Crisis of Domestic Violence Against Immigrant and Refugee Women Addressed at Chapter Forum
Violence against women is universal and strikes in all cultures and classes. However, for immigrant women, the trauma associated with domestic violence is often compounded by problems associated with immigration and acculturation. Their cultural background can also shape how women experience and respond to violence.
These issues were addressed at a recent Chapter forum by a panel of social workers who work with immigrant women victims of domestic violence.
Ms. Tanvi Tripathi, who coordinates domestic violence services for South Asian women, discussed how stereotypes make it difficult to address domestic violence issues. There is a myth within this country that Asians are a 'model minority', said Ms. Tanvi Tripathi. We are viewed as upwardly mobile and as successful. Some members of the Asian community embrace this myth because it presents us in a positive light. The problem is that reality doesn't always match the myth of success. Within the South Asian community, there is a reluctance to accept the reality of domestic violence because it detracts from the myth of being a model minority group. There is cultural pressure not to reveal domestic violence. Women who do speak out may be seen as deviant and are in the position of having to prove their abuse. Ms. Tripathi noted that for women, their experience is of being victimized twice; first by their abuser and then by the community that does not validate their experience.
The South Asian community is not alone in paying limited attention to domestic violence.
Ms. Fran Gau, a social worker who directs counseling services for Asian women, related a tragic event that happened to one of her clients two years ago. A Chinese woman in a violent relationship was murdered by her husband who then killed himself. The mainstream press largely ignored this murder/suicide. Ms. Gau and her staff wanted to focus public attention on this tragedy so that people would know that a victim of domestic violence was killed. They went to the District Attorney's office and the police to get permission to hold a candlelight vigil. Their response was that they should hold the event in Chinatown. Ms. Gau and her staff outraged by the implication that this woman's murder was of interest solely to the Asian community, successfully sought to focus public attention on this tragedy through candlelight vigils in front of Brooklyn Court.
Immigrant women, many of whom are undocumented, may be afraid to go to an agency for help with an abusive relationship. They may not know that they have rights or that services exist. When they do seek help, resources, especially legal, housing, and health care, can be difficult to obtain.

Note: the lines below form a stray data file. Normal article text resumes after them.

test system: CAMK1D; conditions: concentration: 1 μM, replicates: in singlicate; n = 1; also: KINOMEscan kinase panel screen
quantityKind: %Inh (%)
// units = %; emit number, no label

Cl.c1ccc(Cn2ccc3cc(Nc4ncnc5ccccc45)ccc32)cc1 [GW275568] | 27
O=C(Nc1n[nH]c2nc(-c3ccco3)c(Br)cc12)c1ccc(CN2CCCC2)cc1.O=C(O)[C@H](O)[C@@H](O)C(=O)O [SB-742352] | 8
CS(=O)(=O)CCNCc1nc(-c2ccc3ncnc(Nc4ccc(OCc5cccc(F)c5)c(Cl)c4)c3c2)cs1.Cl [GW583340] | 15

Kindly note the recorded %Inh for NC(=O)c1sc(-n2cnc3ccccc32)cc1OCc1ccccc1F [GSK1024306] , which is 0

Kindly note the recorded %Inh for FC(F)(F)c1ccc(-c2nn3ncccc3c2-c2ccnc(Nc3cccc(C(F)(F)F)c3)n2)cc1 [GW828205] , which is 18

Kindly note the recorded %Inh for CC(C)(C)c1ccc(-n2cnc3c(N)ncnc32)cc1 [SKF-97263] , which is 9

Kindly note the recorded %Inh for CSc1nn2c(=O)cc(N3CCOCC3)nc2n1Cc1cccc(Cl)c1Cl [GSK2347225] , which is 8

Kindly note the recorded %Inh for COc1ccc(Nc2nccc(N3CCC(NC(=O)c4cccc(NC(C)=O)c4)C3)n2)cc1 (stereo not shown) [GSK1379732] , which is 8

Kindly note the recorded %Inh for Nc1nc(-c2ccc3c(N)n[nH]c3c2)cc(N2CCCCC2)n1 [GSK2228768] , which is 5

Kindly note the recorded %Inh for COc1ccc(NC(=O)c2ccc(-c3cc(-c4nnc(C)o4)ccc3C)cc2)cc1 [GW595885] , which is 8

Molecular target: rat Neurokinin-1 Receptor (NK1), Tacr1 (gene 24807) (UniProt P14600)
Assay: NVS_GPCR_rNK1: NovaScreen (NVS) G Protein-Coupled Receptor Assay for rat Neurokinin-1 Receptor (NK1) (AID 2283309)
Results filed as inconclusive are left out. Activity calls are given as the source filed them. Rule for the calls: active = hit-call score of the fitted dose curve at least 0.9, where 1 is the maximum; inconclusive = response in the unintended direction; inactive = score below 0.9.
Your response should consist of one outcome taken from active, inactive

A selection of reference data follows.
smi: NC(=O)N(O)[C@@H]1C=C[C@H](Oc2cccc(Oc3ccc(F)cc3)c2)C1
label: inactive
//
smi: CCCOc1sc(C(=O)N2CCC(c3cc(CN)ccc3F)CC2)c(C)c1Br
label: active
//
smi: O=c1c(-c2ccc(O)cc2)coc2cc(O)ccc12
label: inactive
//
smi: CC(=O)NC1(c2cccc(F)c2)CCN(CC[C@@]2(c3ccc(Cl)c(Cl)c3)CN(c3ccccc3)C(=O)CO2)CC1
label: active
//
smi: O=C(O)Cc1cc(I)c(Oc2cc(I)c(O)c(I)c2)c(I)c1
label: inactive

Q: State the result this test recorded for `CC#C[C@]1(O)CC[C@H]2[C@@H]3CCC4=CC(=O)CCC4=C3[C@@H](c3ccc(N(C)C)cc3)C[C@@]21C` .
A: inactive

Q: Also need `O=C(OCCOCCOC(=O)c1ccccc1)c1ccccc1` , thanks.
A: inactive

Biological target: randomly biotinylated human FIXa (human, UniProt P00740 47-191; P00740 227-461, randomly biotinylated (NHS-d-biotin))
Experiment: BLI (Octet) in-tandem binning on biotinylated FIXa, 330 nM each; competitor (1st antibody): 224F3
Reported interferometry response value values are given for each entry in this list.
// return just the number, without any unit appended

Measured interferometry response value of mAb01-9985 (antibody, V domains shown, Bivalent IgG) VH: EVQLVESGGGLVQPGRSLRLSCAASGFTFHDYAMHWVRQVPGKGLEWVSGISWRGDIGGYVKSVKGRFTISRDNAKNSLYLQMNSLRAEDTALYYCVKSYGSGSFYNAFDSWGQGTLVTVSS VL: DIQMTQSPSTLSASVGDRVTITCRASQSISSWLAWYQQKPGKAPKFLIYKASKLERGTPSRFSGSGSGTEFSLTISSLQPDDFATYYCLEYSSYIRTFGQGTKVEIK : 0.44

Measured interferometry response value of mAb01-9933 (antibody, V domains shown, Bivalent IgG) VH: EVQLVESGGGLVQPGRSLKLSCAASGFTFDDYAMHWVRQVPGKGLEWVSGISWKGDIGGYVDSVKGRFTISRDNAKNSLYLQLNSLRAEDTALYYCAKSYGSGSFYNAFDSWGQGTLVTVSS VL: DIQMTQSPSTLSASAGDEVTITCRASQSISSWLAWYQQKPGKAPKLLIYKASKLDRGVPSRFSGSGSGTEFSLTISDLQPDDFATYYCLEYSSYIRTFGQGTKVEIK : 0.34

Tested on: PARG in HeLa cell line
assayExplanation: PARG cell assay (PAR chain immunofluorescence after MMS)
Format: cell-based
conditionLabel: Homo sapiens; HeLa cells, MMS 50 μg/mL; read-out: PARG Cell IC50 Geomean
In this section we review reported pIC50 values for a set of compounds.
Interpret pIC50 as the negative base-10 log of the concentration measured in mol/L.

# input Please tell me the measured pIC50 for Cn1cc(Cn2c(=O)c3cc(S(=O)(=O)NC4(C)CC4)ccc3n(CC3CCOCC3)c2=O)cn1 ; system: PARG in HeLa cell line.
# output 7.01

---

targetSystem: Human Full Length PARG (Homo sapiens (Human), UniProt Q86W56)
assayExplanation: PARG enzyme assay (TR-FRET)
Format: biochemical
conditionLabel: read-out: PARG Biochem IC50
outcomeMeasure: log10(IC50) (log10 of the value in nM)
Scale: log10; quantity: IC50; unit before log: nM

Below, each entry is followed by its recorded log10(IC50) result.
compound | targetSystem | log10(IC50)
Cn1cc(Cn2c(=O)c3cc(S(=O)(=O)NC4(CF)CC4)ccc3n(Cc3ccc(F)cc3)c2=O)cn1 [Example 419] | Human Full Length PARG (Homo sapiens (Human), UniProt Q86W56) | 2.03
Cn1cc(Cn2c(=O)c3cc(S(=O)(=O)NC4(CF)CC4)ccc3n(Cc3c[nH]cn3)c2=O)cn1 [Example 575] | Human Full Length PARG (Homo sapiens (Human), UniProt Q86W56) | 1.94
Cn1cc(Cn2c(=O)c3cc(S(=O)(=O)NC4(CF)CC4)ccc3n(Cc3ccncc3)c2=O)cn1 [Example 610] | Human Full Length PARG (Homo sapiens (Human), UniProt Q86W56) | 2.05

Many women also feel tremendous shame about being abused by their mate and are ambivalent about disclosing it. Ms. Emira Habiby Browne, who works with the Arab community, said that in the Arab culture, women are taught that it is taboo to discuss marital problems with others.
Immigrant women may have trouble adjusting to American culture. Ms. Browne said. "In Arab culture, women are brought up to be dependent. In America, women are expected to be more independent. This cultural difference has made it a challenge to develop programming that deals with women's issues."
The panelists provided a number of recommendations for working with immigrant women who are victims of domestic violence. First and foremost is to be culturally competent. Social workers need to examine their own biases and perceptions. It is also important to understand that women may choose not to leave an abusive relationship. While safety is paramount, in some cases, it may be more realistic if the social worker engages as a partner in prevention and works toward helping the woman stay safely in a relationship. Social workers need to start where the client is and if a woman is resistant to leaving an abusive relationship, attempts by a social worker to press her to do so may be unsuccessful and backfire, driving the women out of treatment "Don't assume you know what's best," suggested Ms. Klara Alcalay, "Let reality shape your interventions. Work toward developing choices."
Ms. Gau noted the destructive impact of men's attitudes on women's self-esteem. She said that she runs a support group for battered women attended by five Chinese women. Three out of the five women have had cosmetic surgery, including nose jobs, liposuction, and cosmetic eye surgery. Ms. Gau thinks that this high incidence of plastic surgery results from the women being constantly told by men that they are stupid, ugly, and do not deserve to be alive.
Ms. Tripathi agreed that work must be done to change men's attitudes and that treatment for batterers is essential.
She additionally noted that the ability to speak the same language or be from the same culture was helpful in gaining trust and building relationships.
The panelists, who come from different countries around the world, painted a sobering picture of women's lives internationally. Some women migrate to the United States subsequent to experiencing the trauma of war or extreme poverty in their country of origin. Women may also be coming from a country where they have limited rights or legal protections.